Fish follow friends to find new food sources

Published: 8 July 2014 at 15:53

Research by Anglia Ruskin scientist examines the social behaviour of sticklebacks

Many people follow recommendations from their friends to find the best places to eat – and new research has shown that fish do the same.

The study by scientists at Anglia Ruskin University, the University of St Andrews and McMaster University in Canada has discovered that familiarity between members of a shoal of sticklebacks (Gasterosteus aculeatus) affects both social organisation and the discovery of food.

The researchers caught 80 three-spined sticklebacks, a common native species found in rivers across the UK.  The sticklebacks were separated into two groups for six weeks, which is enough time for them to develop recognition of their group mates.  They were then tagged and videoed as they were set tasks to discover new food locations.

The results show that familiarity between shoal members had a clear effect on their ability to find food, with sticklebacks more likely to discover the food source if a member of the same shoal had also previously found it.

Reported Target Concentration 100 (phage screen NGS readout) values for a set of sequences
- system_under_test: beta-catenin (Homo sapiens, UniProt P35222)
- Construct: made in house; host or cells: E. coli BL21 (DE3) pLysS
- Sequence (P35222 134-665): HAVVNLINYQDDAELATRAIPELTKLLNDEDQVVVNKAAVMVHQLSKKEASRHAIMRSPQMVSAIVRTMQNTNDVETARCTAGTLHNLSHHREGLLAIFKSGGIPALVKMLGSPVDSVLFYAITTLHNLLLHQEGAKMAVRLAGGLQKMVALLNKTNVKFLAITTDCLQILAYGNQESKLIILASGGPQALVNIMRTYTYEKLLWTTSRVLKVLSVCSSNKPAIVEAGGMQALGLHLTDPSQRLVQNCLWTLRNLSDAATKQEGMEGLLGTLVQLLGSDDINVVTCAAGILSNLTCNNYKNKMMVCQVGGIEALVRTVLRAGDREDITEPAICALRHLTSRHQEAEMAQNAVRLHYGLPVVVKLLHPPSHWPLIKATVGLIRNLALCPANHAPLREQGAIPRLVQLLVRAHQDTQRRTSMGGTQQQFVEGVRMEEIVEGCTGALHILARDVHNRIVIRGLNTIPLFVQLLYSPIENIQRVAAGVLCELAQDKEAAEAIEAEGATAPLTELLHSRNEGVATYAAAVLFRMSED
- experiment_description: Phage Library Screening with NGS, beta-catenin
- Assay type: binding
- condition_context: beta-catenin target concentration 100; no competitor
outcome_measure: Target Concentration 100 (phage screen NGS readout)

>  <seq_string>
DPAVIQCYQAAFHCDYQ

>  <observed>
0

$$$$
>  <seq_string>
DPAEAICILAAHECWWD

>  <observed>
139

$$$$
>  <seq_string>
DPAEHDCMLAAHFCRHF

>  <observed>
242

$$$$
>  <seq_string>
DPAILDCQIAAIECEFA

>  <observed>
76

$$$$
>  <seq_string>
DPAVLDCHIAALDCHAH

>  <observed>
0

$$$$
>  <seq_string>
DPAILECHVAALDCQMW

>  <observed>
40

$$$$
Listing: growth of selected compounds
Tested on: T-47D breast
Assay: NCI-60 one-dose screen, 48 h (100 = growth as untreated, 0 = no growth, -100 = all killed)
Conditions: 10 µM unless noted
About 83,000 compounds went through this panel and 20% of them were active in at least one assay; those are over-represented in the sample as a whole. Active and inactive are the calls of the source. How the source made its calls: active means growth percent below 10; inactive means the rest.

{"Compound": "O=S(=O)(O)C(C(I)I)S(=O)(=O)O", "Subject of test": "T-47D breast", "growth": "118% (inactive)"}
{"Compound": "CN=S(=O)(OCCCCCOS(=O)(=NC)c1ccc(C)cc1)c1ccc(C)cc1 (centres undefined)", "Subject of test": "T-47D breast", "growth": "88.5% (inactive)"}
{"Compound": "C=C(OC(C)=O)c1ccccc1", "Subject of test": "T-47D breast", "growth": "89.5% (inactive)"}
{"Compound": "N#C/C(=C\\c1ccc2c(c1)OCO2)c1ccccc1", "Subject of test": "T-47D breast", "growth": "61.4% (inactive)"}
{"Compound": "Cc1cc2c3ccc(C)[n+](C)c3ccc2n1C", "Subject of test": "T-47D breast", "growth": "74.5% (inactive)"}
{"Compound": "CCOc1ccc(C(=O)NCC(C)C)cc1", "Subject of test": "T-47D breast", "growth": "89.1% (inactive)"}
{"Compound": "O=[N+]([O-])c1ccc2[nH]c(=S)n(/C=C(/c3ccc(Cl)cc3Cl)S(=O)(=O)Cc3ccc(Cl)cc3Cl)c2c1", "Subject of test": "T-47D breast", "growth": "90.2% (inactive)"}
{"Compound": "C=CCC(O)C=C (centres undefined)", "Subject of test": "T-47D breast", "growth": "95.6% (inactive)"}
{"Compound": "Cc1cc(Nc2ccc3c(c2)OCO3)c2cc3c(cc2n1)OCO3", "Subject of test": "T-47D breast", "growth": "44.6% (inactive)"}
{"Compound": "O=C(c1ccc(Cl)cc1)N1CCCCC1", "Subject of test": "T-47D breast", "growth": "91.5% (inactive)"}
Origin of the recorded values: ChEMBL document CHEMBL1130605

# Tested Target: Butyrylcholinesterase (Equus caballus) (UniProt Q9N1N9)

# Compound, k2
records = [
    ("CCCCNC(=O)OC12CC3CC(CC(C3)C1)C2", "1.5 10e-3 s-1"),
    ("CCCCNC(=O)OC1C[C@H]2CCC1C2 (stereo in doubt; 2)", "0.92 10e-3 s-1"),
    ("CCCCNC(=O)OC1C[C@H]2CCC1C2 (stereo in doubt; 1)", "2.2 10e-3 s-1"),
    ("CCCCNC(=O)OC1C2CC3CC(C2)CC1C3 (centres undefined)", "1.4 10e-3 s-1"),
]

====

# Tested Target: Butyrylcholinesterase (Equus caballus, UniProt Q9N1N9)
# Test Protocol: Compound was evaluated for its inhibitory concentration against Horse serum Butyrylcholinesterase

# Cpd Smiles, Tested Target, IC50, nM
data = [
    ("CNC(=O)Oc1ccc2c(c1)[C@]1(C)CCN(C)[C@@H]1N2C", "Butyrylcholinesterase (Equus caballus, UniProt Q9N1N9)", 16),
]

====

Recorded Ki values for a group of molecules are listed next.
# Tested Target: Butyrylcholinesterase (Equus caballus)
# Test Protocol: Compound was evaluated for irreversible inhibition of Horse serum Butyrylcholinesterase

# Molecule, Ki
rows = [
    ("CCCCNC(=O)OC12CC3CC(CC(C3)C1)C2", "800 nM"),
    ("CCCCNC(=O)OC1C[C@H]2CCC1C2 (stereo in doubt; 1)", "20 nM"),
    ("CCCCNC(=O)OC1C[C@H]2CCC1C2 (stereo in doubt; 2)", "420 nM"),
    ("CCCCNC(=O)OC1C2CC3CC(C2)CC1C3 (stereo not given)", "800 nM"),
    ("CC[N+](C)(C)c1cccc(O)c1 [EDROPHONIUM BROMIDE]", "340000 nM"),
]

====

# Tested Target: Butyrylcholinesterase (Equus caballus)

The mechanism by which familiarity affects behaviour in fish is not fully clear, although the scientists believe it may reflect a bias for observing, or more strongly responding to, the behaviour of familiar individuals.

Dr William Hoppitt, Senior Lecturer in Zoology at Anglia Ruskin University, said:

“Our results provide evidence of an effect of familiarity upon group social organisation, with fish being more likely to associate with familiar than with unfamiliar individuals.
“Furthermore, familiarity was seen to affect the likelihood of an individual discovering a foraging task, with strong evidence of a social effect on discovery of the foraging tasks, such that individuals tended to discover the food sooner if a familiar individual from their group had previously done so.
“These results demonstrate that factors that affect social interactions can influence how individuals encounter and exploit resources, and suggests that researchers should take into account social factors when investigating how information and behaviour spread through different populations.”

The full article is published tomorrow [00.01am on Wednesday, 9 July] in Proceedings B, the Royal Society’s flagship biological research journal.